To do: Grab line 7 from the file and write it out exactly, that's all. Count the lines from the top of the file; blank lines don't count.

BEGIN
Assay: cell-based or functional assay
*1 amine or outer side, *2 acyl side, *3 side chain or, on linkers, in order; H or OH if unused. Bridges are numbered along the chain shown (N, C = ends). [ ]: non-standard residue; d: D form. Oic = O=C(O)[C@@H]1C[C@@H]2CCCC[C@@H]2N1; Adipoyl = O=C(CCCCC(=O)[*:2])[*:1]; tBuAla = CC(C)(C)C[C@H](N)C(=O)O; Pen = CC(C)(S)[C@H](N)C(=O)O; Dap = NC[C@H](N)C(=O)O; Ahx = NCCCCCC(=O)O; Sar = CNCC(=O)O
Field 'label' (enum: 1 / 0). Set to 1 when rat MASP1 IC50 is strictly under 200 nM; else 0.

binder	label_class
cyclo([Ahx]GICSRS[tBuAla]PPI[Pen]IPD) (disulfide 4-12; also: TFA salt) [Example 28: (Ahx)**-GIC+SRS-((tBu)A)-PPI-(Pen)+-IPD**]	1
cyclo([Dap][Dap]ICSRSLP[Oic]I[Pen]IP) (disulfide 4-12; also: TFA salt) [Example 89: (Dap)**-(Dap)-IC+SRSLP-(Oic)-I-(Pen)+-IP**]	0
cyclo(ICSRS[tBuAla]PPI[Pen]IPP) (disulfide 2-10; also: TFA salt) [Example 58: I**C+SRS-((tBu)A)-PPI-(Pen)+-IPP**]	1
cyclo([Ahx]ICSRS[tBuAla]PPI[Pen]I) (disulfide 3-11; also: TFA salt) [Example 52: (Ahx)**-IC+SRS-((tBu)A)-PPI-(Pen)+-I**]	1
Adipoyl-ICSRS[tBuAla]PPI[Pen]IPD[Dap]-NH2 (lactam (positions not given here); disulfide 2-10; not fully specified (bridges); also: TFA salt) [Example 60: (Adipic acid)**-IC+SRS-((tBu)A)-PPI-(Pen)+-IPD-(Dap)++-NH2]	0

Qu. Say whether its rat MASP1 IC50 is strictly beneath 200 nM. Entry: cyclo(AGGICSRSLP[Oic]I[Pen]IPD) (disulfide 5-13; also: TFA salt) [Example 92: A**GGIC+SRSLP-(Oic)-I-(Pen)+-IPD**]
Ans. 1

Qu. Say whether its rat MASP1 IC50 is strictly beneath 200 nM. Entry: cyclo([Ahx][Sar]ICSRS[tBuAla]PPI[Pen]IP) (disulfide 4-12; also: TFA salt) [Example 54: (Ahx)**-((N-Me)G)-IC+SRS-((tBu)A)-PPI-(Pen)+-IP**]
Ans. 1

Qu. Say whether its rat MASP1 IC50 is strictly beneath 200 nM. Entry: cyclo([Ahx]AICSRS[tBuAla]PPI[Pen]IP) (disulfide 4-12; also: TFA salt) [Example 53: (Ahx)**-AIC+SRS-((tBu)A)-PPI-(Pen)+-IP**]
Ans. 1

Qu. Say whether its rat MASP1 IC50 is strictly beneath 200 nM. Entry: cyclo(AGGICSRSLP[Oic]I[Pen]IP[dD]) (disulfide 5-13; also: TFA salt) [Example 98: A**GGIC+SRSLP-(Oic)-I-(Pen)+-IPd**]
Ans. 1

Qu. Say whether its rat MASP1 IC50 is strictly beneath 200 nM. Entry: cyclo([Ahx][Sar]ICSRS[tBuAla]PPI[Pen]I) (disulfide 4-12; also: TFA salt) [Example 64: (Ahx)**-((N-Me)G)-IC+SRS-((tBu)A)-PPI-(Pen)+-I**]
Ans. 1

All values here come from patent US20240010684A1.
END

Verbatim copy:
cyclo(ICSRS[tBuAla]PPI[Pen]IPP) (disulfide 2-10; also: TFA salt) [Example 58: I**C+SRS-((tBu)A)-PPI-(Pen)+-IPP**]	1